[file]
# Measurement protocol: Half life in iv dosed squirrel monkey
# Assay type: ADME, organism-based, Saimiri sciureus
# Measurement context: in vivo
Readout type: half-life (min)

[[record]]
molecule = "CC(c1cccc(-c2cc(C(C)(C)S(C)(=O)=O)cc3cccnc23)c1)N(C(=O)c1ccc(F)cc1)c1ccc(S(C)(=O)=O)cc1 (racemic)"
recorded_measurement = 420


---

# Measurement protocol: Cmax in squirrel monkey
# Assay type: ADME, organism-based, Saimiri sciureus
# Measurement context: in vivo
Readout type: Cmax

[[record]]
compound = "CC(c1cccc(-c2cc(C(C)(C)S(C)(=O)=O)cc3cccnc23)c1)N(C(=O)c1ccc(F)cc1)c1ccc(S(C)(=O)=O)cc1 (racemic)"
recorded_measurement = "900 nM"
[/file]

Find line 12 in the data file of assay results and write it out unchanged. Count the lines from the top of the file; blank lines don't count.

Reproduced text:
Readout type: Cmax